• They make a great substitute for bell or poblano peppers. So anywhere you’d consider using them, you should give thought to the Cubanelle. This includes stuffed pepper recipes too, though the thin walls of the Cubanelle aren’t quite as well equipped to be stuffed as the thick walls of the bell or poblano.
  • If you’re looking for a Cubanelle substitute, you have many options. Bell peppers and poblanos are viable alternatives, so are banana peppers. See your best substitutes.
  • As these chilies are very mild, the chance of extreme chili burn is small. But you can still experience discomfort from handling Cubanelles. Like with all chilies, it’s recommended to use kitchen gloves when handling and know how to treat chili burn just in case.

Common Cubanelle pepper ingredient pairings

This is a versatile chili in the kitchen, like a bell pepper, so the list of ingredients that work with the Cubanelle is deep. Here are just a few to get you thinking about how to experiment with the Cubanelle in your cooking.

  • Garlic: Garlic is a versatile ingredient that pairs well with the mild heat and sweet flavor of Cubanelle peppers. Its pungent flavor complements and enhances the pepper’s taste.
  • Onions: Onions add a savory depth to Cubanelle peppers. Their natural sweetness when cooked balances the mild heat of the peppers, creating a harmonious blend of flavors.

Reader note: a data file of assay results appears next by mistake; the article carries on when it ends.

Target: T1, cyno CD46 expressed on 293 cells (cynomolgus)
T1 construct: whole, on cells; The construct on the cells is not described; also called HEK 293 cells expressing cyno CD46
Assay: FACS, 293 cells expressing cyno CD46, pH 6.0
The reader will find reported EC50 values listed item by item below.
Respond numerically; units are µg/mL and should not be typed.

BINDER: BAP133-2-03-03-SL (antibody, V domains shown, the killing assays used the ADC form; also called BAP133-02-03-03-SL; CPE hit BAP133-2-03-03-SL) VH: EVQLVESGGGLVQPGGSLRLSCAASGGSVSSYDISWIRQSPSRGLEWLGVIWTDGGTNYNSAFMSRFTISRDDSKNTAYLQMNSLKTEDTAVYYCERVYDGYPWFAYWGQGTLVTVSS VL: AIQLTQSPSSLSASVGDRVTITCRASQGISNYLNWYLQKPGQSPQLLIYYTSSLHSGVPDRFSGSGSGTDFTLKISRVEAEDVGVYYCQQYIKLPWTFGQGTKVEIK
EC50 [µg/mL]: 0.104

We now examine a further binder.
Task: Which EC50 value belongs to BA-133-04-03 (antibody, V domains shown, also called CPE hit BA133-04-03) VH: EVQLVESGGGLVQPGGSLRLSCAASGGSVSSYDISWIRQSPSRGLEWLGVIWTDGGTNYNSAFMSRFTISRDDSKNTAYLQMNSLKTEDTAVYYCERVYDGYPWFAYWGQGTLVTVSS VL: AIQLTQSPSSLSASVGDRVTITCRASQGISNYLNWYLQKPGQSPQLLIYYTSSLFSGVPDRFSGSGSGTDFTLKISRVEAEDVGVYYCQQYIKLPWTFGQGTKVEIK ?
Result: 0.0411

• Tomatoes: The acidity and sweetness of tomatoes pair well with Cubanelle peppers. They help to balance out the heat and add a rich, savory taste.
  • Olive Oil: Olive oil’s rich, fruity flavor complements Cubanelle peppers nicely. It helps to mellow out the heat and adds a silky texture that enhances the overall dish. It’s one of the reasons why fried Cubanelles are so delicious.
  • Cumin: Cumin’s earthy and warm flavor pairs well with the mild heat of Cubanelle peppers. It adds some flavor depth by leaning away from the chili’s natural sweetness.
  • Oregano: Oregano’s robust and slightly bitter flavor complements the sweet and mild heat of Cubanelle peppers. It adds a Mediterranean touch to dishes.
  • Paprika: Paprika enhances the heat of Cubanelle peppers without overpowering their flavor. Its smoky sweetness pairs nicely with the pepper’s mild heat.
  • Lime: The citrusy tang of lime is a great match for the sweet heat of Cubanelle peppers. It adds a fresh, vibrant flavor that brightens up dishes.
  • Cheese: Cheese, especially varieties like mozzarella or feta, can help balance the heat of Cubanelle peppers. The creamy, mild flavor of cheese contrasts nicely with the pepper’s heat.
  • Cilantro: Cilantro’s fresh, citrusy flavor complements the sweet and mild heat of Cubanelle peppers. It adds a refreshing note that balances the overall flavor of the dish.

Must-read related posts

  • The Hot Pepper List: We profile 170+ chilies. Search them by heat level, flavor, and more. Both culinary and ornamentals.
  • The Black Cuban Pepper Guide: “Cuban” is in its name, but expect a world of pain from the Black Cuban compared to the Cubanelle.
  • Our Hot Sauce Rankings: We review and rank 100+ hot sauces to help you find your next new favorite.

UPDATE NOTICE: This post was updated on May 9, 2024 to include new content.
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there are more than on variety of these peppers I grow the blocky one. excellent crisp juicy nice crunch.